The Bifurcation of Data Science: Making it Work

Today’s data scientists face expectations of an enormous magnitude. These professionals are singlehandedly tasked with mastering a variety of domains, from those relevant to various business units and their objectives to some of the more far-reaching principles of statistics, algorithms, and advanced analytics.

Moreover, organizations are increasingly turning to them to solve complicated business problems with an immediacy which justifies both their salaries and the scarcity with which these employees are found. When one couples these factors with the mounting pressures facing the enterprise today in the form of increasing expenditures, operational complexity, and regulatory concerns, it appears this discipline as a whole is being significantly challenged to pave the way for successfully monetizing data-driven practices.

According to Cambridge Semantics advisor Carl Reed, who spent a substantial amount of time employing data-centric solutions at both Goldman Sachs and Credit Suisse, a number of these expectations are well-intentioned, but misplaced:

“Everyone is hitting the same problem with big data, and it starts with this perception and anticipation that the concept of turning data into business intelligence that can be a differentiator, a competitive weapon, is easy to do. But the majority of the people having that conversation don’t truly understand the data dimension of the data science they’re talking about.”

Truly understanding that data dimension involves codifying it into two elements: that which pertains to science and analytics and that which pertains to the business. According to Reed, mastering these elements of data science results in a profound ability to “really understand the investment you have to make to monetize your output and, by the way, it’s the exact same investment you have to make for all these other data fronts that are pressurizing your organization. So, the smart thing to do is to make that investment once and maximize your return.”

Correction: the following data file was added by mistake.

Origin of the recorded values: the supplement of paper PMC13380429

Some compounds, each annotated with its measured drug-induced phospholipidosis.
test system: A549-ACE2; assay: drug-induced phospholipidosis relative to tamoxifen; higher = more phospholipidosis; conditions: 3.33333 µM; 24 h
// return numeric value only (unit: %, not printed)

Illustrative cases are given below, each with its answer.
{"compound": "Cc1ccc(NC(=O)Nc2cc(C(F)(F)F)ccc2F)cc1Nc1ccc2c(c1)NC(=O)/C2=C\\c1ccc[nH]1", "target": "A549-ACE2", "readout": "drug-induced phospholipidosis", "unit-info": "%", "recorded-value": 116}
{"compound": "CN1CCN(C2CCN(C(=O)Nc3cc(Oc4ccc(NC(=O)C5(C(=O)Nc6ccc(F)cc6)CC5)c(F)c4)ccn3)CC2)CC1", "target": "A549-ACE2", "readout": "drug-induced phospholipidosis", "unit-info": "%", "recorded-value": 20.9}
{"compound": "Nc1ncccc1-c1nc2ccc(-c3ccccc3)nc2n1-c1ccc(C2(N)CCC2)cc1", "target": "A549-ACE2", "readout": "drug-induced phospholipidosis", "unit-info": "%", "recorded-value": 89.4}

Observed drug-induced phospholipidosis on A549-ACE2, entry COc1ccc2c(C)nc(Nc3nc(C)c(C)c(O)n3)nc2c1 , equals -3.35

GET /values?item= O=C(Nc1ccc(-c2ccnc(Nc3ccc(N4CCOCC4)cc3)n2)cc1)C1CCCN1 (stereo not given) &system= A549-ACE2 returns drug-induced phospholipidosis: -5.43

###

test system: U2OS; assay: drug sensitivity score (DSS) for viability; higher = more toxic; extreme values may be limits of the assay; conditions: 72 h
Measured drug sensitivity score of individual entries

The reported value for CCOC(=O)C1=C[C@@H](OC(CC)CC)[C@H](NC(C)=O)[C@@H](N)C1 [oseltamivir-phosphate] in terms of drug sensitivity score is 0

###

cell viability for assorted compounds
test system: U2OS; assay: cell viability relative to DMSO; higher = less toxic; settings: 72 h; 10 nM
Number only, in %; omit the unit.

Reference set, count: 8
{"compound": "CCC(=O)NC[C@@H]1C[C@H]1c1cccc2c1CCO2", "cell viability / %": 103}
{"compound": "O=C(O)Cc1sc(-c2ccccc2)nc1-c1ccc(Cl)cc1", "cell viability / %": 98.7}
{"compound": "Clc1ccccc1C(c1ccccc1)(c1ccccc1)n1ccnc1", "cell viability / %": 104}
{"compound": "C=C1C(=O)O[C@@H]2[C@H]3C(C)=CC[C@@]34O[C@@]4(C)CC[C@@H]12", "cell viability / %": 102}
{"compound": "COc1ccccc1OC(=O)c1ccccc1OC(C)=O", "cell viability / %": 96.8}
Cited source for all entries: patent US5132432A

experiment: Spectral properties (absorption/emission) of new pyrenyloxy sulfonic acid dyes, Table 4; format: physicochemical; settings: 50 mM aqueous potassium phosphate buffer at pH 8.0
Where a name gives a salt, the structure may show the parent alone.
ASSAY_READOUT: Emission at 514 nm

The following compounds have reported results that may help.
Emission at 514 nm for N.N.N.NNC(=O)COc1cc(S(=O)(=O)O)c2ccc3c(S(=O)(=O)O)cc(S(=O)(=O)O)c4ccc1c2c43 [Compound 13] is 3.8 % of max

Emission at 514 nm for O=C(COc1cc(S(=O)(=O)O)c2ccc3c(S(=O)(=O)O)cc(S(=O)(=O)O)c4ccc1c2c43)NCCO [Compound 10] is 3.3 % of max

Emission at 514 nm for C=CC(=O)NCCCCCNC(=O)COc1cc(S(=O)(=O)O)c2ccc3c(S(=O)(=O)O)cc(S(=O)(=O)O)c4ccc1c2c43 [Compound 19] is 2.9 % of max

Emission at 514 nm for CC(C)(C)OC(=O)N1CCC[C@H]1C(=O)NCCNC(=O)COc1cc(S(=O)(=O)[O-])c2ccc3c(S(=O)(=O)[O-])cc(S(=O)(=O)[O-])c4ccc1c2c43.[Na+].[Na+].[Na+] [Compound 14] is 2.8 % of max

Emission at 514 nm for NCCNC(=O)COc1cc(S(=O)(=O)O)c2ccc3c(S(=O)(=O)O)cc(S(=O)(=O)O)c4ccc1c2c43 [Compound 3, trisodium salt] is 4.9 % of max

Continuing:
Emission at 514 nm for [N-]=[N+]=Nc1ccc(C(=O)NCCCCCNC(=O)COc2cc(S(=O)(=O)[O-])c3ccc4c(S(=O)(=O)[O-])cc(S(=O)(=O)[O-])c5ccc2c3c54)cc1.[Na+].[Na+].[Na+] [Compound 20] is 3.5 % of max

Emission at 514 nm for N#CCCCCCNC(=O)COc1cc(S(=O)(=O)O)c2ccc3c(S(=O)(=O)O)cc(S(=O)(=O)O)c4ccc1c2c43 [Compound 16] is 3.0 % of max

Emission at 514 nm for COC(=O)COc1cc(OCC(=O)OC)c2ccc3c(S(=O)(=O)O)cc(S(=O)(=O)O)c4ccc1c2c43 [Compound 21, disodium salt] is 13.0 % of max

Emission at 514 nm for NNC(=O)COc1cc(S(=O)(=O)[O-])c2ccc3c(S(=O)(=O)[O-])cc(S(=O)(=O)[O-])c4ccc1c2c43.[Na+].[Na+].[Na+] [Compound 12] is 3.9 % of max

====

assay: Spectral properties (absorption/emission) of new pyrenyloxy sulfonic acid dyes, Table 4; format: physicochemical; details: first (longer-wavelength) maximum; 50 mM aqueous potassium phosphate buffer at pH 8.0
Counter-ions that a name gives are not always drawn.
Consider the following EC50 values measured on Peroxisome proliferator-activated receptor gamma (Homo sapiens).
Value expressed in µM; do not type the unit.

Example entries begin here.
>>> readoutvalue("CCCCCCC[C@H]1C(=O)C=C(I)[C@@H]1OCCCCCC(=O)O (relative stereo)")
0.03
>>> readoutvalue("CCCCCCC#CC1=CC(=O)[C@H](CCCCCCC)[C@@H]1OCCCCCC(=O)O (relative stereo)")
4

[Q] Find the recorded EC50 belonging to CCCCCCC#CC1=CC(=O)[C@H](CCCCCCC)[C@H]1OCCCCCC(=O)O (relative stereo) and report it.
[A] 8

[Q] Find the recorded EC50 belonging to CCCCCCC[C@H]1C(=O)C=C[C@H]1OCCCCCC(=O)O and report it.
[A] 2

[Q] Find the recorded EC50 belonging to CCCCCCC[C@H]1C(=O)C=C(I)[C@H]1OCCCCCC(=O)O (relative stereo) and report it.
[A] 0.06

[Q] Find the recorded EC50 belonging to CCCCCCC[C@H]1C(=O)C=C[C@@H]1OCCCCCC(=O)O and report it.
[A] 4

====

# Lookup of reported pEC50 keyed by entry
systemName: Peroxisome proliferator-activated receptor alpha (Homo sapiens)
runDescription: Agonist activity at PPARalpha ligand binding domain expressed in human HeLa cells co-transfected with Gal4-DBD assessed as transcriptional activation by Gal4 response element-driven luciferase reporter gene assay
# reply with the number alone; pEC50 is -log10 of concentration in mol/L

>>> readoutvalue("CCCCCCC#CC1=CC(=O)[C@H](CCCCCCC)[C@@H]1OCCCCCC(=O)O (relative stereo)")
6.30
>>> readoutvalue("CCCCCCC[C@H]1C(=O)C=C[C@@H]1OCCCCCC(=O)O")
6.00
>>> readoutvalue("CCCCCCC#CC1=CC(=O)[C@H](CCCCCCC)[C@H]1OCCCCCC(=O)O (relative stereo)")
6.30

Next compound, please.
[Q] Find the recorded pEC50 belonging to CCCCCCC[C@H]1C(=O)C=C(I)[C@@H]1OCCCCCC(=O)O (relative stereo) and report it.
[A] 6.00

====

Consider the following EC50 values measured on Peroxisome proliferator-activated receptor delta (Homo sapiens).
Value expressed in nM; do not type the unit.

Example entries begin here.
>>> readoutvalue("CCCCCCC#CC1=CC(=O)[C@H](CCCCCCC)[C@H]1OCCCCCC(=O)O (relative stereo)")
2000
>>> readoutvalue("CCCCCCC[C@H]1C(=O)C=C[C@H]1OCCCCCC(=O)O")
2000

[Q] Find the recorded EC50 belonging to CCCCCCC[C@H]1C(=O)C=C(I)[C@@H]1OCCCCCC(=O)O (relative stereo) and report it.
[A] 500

The Problems of Data Science
The problems associated with data science are twofold, although their impacts on the enterprise are far from commensurate with each other. This bifurcation is based on the pair of roles which data scientists have to fundamentally fulfill for organizations. The first is to function as a savvy analytics expert (what Reed termed “the guy that’s got PhD level experience in the complexities of advanced machine learning, neural networks, vector machines, etc.”); the second is to do so as a business professional attuned to the needs of the multiple units who rely on both the data scientist and his or her analytics output to do their jobs better. This second dimension is pivotal and effectively represents the initial problem organizations encounter when attempting to leverage data science—translating that science into quantitative business value. “You want to couple the first role with the business so that the data scientist can apply his modeling expertise to real world business problems, leveraging the subject matter expertise of business partners so that what he comes up with can be monetized,” Reed explained. “That’s problem number one: the model can be fantastic but it has to be monetized.”